The Lib Dems have lost eight deposits in parliamentary by-elections since 2010. Photograph: Getty Images.
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Lib Dems beaten by Bus Pass Elvis Party in council by-election

The party is pushed into last place by a candidate whose policies include the legalisation of brothels with a 30 per cent reduction for OAPs.

It would be remiss to let today pass without noting the highlight from last night's council by-elections. In Clifton North, Lib Dem candidate Tony Marshall was beaten into last place by David Laurence Bishop of the Bus Pass Elvis Party (Marshall received 56 votes to Bishop's 67). The party's policies include the legalisation of brothels with a 30 per cent reduction for OAPs.

Bishop told the Nottingham Post that he was now "confident" of beating the Lib Dems in the general election. He said: "I will either stand in Broxtowe or Skegness and I'm more confident of beating the Liberal Democrats than I was two days ago. It's not the best news for the Liberal Democrats. But perhaps people actually liked my policies of legalising brothels with a 30 per cent reduction for OAPs and holding an enquiry into the cost of vets fees."

The Lib Dems, who have lost their deposit eight times in parliamentary by-elections since 2010, have previously been beaten by Professor Pongoo, a climate change activist who visits schools dressed as a penguin.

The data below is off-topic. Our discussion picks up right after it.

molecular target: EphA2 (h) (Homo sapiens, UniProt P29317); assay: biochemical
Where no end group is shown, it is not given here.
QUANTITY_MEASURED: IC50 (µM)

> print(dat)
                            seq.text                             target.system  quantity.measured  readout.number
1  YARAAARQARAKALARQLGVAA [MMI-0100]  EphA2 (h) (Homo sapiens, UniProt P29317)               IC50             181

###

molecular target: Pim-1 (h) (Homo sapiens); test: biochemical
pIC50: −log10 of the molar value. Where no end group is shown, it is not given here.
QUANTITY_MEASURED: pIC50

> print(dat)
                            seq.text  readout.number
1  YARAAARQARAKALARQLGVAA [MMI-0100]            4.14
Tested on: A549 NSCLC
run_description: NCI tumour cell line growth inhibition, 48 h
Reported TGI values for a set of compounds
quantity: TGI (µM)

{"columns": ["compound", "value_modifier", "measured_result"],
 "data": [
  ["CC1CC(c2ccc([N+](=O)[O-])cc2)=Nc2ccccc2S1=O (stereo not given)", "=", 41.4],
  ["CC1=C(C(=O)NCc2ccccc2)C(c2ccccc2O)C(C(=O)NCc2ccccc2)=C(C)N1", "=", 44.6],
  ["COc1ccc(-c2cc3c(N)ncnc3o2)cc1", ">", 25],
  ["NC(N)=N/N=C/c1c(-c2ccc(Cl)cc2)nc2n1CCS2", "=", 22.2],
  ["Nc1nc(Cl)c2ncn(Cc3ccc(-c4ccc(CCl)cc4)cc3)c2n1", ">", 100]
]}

George Eaton is political editor of the New Statesman.

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Cabinet audit: what does the appointment of Liam Fox as International Trade Secretary mean for policy?

The political and policy-based implications of the new Secretary of State for International Trade.

Only Nixon, it is said, could have gone to China. Only a politician with the impeccable Commie-bashing credentials of the 37th President had the political capital necessary to strike a deal with the People’s Republic of China.

Theresa May’s great hope is that only Liam Fox, the newly-installed Secretary of State for International Trade, has the Euro-bashing credentials to break the news to the Brexiteers that a deal between a post-Leave United Kingdom and China might be somewhat harder to negotiate than Vote Leave suggested.

The biggest item on the agenda: striking a deal that allows Britain to stay in the single market. Elsewhere, Fox should use his political capital with the Conservative right to wait longer to sign deals than a Remainer would have to, to avoid the United Kingdom being caught in a series of bad deals. 

Stephen Bush is special correspondent at the New Statesman. He usually writes about politics.